Like many people who tapped into social media on Sunday, we saw the international headlines regarding Vogue’s February cover featuring Vice President-Elect Kamala Harris. Seldom, if ever, do we as a brand comment on another publication’s editorial choices and direction. We know intimately and keenly understand the many negotiations, decisions, factors and nuances that must be considered on the path from concept to publication. However, we must use the power of our voice, our platform and our community of 31 million Black women and spotlight the media industry’s macro issues of entitlement and micro-aggressions too frequently at play when Black women are the subject.
At first glance, the Vogue cover photo of the woman who will be the second most powerful person in this nation seems benign. Photographed by Tyler Mitchell (who made history in 2018 as the first Black photographer Vogue hired for a cover shoot in its 125-year-history), this is a version of Kamala Harris as everywoman.
She’s approachable, of-the-people, Chucks-wearing, ready to roll on a campaign bus or into an HBCU band line and that has endeared her to millions across the country. (And her sorors everywhere could celebrate the obvious shout-out to the Pink and Green of Alpha Kappa Alpha Sorority, Incorporated). But seldom is anything ever what it seems.
From what’s been reported, and our own sources, Vice President-Elect Harris’ team was told the newsstand cover was of a stately Harris in a powder blue Michael Kors suit, an American flag pin on her lapel. Her casual look, which Vogue says was her choice from top to bottom, was an interior image. But a decision was made by Vogue‘s editor (apparently without the knowledge of and courtesy of alerting Harris’ team) to revert the cover image—and that choice was clearly made in a vacuum and minimized the respect due to the Black woman who has reached the second most powerful office in our country’s government. With everything happening in our country and with so many issues to be addressed and resolved globally, the micro-aggression of visually diminishing her position with the chosen cover image is especially disappointing. She should be seen as an inspiration for every young girl and woman around the world to know that they can aspire to heights yet unseen, but she also must be fully respected according to the leadership role she will now hold.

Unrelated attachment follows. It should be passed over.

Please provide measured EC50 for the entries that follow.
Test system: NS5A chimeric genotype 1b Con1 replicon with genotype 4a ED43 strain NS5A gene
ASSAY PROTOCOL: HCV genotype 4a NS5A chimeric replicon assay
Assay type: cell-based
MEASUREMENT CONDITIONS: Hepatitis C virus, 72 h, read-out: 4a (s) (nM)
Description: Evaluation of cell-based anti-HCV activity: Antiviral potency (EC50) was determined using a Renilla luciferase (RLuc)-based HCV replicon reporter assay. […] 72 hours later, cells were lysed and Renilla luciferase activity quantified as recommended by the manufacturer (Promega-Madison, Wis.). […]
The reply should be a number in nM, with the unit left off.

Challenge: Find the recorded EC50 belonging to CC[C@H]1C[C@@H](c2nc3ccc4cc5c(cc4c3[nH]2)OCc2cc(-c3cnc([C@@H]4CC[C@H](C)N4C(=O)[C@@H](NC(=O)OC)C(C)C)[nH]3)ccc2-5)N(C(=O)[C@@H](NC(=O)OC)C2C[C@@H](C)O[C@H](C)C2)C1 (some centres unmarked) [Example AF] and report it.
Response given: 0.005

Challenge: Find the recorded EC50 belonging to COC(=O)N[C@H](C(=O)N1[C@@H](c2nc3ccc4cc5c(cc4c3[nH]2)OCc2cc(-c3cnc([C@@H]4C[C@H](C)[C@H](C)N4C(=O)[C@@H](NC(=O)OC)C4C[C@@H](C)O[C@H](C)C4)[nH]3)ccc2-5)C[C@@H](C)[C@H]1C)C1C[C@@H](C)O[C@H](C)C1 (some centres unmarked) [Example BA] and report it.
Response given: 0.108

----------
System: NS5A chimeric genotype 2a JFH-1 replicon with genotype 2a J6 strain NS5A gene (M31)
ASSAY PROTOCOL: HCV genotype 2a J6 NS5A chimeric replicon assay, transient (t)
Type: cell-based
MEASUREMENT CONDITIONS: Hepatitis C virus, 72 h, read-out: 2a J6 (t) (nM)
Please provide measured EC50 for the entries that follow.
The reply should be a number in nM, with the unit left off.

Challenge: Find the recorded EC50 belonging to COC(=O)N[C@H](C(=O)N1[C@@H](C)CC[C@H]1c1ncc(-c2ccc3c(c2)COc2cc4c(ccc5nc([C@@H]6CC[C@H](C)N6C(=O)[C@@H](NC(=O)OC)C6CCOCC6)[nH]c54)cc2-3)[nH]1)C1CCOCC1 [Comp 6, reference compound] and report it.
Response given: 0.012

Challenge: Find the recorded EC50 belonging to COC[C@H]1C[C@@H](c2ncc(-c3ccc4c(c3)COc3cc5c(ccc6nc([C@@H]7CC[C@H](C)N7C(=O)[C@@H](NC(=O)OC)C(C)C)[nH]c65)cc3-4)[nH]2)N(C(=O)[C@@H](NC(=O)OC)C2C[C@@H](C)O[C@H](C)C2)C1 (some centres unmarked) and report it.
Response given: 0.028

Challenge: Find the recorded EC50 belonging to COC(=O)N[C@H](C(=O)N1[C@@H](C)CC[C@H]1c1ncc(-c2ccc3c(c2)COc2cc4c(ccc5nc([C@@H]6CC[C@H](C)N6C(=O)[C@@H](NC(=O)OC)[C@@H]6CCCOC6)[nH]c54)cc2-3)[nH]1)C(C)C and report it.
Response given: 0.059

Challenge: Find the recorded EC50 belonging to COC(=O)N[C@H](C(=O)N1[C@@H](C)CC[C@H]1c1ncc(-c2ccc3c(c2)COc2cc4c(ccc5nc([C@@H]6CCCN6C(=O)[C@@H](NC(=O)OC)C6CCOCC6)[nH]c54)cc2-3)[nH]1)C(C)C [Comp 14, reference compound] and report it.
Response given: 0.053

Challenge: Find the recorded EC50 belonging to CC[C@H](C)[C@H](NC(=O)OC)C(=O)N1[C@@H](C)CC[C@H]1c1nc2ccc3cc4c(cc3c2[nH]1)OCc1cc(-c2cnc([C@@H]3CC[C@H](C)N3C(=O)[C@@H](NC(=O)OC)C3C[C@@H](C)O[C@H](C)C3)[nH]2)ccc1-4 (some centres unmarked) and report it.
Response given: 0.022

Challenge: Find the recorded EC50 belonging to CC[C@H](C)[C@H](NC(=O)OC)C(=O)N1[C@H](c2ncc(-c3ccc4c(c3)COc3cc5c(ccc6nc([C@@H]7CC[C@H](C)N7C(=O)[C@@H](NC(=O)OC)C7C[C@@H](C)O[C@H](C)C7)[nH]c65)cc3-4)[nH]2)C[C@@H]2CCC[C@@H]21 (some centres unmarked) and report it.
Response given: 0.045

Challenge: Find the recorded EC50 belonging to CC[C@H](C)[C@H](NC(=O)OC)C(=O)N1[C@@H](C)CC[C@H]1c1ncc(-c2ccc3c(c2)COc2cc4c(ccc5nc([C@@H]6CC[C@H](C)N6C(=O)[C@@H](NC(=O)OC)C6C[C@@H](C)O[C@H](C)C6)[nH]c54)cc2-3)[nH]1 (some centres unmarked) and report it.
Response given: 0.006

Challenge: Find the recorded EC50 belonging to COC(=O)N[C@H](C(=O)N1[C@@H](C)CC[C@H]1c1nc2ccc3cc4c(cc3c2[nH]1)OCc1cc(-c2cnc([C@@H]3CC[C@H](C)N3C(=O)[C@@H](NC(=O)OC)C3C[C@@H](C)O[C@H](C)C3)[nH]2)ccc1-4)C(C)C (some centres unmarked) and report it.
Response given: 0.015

That cover choice was clearly made in a vacuum and minimized the respect due to the Black woman who has reached the second most powerful office in our country’s government.
That’s what has us so triggered (add on our lingering annoyance at SoHo Karen’s “enough” to media treasure Gayle King and other recent examples). We know that Black women are in-demand, changing the course of history; we’re increasing our power and leadership and more unapologetically than ever wearing our crowns (and Chucks); we’re making our contributions and we are proudly our authentic selves. But as of late, those who have had little interest in investing in Black women, are eager to capitalize on Black women.
We are triggered because we know that publications that have historically excluded anyone who looks like us now recognize the value of engaging Black women for profit. (Last fall, there were at least 18 Black women on the cover of coveted “September issues” globally compared to three in 2019.) We are triggered because we are suddenly relevant in their eyes not because they genuinely understand (or aspire to know) us, but because we are their path to longer-term viability, market penetration and quite simply, dollars. We are triggered because they want the benefit of our light, but have little demonstrated interest in joining with us to navigate the darkness of our plight.
In a season where many profess to care about Black women, we have known for 50 years that our value isn’t new. We also acutely know the power and impact that images of Black women in media have to elevate or erode how we are perceived and received by a larger society. Having Kamala Harris on the cover of Vogue as her first Vice Presidential cover was a major feat and needed to be treated accordingly—with a cultural understanding of what certain images convey and why and how they would be problematic.
We wish we could say this cover would be the only “issue” that we will see moving forward regarding representations of Vice President-Elect Kamala Harris and other Black women leaders and achievers in the days ahead. But we know that will not be the case—and at each turn, we as a community must be here to remind the world we will no longer be its cultural moment—we are culture.
None of us ever get everything right all of the time. Good intentions can often be thwarted by subpar execution. But existing in this world is not about perfection; it is a commitment to progress every day. So, when we know better, we do better—or at a minimum, we try. Today, that is our ask of Vogue and so many more.